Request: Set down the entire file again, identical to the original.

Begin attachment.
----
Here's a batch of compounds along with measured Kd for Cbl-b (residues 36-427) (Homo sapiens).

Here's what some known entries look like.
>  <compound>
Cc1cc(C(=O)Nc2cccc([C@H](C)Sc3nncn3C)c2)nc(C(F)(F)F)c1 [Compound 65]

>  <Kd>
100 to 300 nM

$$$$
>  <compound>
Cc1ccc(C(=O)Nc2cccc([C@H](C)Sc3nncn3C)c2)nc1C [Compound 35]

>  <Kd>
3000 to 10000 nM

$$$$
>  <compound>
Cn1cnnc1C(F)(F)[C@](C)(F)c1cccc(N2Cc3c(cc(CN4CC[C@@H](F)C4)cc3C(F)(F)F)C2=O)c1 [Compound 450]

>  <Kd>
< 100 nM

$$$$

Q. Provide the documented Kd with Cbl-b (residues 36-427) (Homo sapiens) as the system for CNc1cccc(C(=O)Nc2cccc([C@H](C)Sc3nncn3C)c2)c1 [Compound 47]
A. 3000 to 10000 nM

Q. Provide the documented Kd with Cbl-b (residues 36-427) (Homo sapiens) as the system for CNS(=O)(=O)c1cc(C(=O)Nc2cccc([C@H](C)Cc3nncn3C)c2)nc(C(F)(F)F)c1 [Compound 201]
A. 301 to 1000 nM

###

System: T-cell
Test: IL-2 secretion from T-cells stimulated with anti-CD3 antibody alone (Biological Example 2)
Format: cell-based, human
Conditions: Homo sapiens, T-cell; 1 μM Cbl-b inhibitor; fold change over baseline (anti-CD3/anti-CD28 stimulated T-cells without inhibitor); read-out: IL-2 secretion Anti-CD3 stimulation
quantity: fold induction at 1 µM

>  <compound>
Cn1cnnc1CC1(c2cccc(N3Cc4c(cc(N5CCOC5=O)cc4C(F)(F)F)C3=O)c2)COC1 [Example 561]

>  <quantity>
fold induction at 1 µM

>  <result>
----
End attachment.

Here's a batch of compounds along with measured Kd for Cbl-b (residues 36-427) (Homo sapiens).

Here's what some known entries look like.
>  <compound>
Cc1cc(C(=O)Nc2cccc([C@H](C)Sc3nncn3C)c2)nc(C(F)(F)F)c1 [Compound 65]

>  <Kd>
100 to 300 nM

$$$$
>  <compound>
Cc1ccc(C(=O)Nc2cccc([C@H](C)Sc3nncn3C)c2)nc1C [Compound 35]

>  <Kd>
3000 to 10000 nM

$$$$
>  <compound>
Cn1cnnc1C(F)(F)[C@](C)(F)c1cccc(N2Cc3c(cc(CN4CC[C@@H](F)C4)cc3C(F)(F)F)C2=O)c1 [Compound 450]

>  <Kd>
< 100 nM

$$$$

Q. Provide the documented Kd with Cbl-b (residues 36-427) (Homo sapiens) as the system for CNc1cccc(C(=O)Nc2cccc([C@H](C)Sc3nncn3C)c2)c1 [Compound 47]
A. 3000 to 10000 nM

Q. Provide the documented Kd with Cbl-b (residues 36-427) (Homo sapiens) as the system for CNS(=O)(=O)c1cc(C(=O)Nc2cccc([C@H](C)Cc3nncn3C)c2)nc(C(F)(F)F)c1 [Compound 201]
A. 301 to 1000 nM

###

System: T-cell
Test: IL-2 secretion from T-cells stimulated with anti-CD3 antibody alone (Biological Example 2)
Format: cell-based, human
Conditions: Homo sapiens, T-cell; 1 μM Cbl-b inhibitor; fold change over baseline (anti-CD3/anti-CD28 stimulated T-cells without inhibitor); read-out: IL-2 secretion Anti-CD3 stimulation
quantity: fold induction at 1 µM

>  <compound>
Cn1cnnc1CC1(c2cccc(N3Cc4c(cc(N5CCOC5=O)cc4C(F)(F)F)C3=O)c2)COC1 [Example 561]

>  <quantity>
fold induction at 1 µM

>  <result>